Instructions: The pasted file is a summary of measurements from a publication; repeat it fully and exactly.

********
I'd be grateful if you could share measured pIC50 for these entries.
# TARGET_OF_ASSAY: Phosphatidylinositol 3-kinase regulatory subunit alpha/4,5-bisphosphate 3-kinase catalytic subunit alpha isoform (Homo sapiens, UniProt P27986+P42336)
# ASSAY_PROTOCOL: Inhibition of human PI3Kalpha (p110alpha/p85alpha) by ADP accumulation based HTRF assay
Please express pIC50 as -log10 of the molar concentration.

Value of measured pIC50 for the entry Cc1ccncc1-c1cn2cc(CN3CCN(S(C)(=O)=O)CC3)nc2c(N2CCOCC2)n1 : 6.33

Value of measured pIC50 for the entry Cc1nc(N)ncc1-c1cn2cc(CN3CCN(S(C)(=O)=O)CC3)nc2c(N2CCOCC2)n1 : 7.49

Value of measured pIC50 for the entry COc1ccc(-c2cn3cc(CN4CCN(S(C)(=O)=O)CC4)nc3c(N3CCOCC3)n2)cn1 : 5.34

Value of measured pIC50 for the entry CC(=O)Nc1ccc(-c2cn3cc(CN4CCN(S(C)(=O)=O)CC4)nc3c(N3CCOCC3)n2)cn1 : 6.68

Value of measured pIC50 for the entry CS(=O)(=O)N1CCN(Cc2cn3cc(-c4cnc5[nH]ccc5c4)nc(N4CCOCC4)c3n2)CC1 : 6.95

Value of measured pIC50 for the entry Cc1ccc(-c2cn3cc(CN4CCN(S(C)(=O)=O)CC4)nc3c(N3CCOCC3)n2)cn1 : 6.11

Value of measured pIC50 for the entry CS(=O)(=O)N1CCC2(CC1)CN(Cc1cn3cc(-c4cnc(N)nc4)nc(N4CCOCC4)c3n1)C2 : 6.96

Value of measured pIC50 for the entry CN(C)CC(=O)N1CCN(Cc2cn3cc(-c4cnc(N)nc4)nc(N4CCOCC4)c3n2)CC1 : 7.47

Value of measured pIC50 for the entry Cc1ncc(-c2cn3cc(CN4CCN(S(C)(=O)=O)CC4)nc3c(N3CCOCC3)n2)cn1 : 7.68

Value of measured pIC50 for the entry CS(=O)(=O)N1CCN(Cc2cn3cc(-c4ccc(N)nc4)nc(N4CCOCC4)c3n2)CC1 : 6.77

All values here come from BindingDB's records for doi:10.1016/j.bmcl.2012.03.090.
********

I'd be grateful if you could share measured pIC50 for these entries.
# TARGET_OF_ASSAY: Phosphatidylinositol 3-kinase regulatory subunit alpha/4,5-bisphosphate 3-kinase catalytic subunit alpha isoform (Homo sapiens, UniProt P27986+P42336)
# ASSAY_PROTOCOL: Inhibition of human PI3Kalpha (p110alpha/p85alpha) by ADP accumulation based HTRF assay
Please express pIC50 as -log10 of the molar concentration.

Value of measured pIC50 for the entry Cc1ccncc1-c1cn2cc(CN3CCN(S(C)(=O)=O)CC3)nc2c(N2CCOCC2)n1 : 6.33

Value of measured pIC50 for the entry Cc1nc(N)ncc1-c1cn2cc(CN3CCN(S(C)(=O)=O)CC3)nc2c(N2CCOCC2)n1 : 7.49

Value of measured pIC50 for the entry COc1ccc(-c2cn3cc(CN4CCN(S(C)(=O)=O)CC4)nc3c(N3CCOCC3)n2)cn1 : 5.34

Value of measured pIC50 for the entry CC(=O)Nc1ccc(-c2cn3cc(CN4CCN(S(C)(=O)=O)CC4)nc3c(N3CCOCC3)n2)cn1 : 6.68

Value of measured pIC50 for the entry CS(=O)(=O)N1CCN(Cc2cn3cc(-c4cnc5[nH]ccc5c4)nc(N4CCOCC4)c3n2)CC1 : 6.95

Value of measured pIC50 for the entry Cc1ccc(-c2cn3cc(CN4CCN(S(C)(=O)=O)CC4)nc3c(N3CCOCC3)n2)cn1 : 6.11

Value of measured pIC50 for the entry CS(=O)(=O)N1CCC2(CC1)CN(Cc1cn3cc(-c4cnc(N)nc4)nc(N4CCOCC4)c3n1)C2 : 6.96

Value of measured pIC50 for the entry CN(C)CC(=O)N1CCN(Cc2cn3cc(-c4cnc(N)nc4)nc(N4CCOCC4)c3n2)CC1 : 7.47

Value of measured pIC50 for the entry Cc1ncc(-c2cn3cc(CN4CCN(S(C)(=O)=O)CC4)nc3c(N3CCOCC3)n2)cn1 : 7.68

Value of measured pIC50 for the entry CS(=O)(=O)N1CCN(Cc2cn3cc(-c4ccc(N)nc4)nc(N4CCOCC4)c3n2)CC1 : 6.77

All values here come from BindingDB's records for doi:10.1016/j.bmcl.2012.03.090.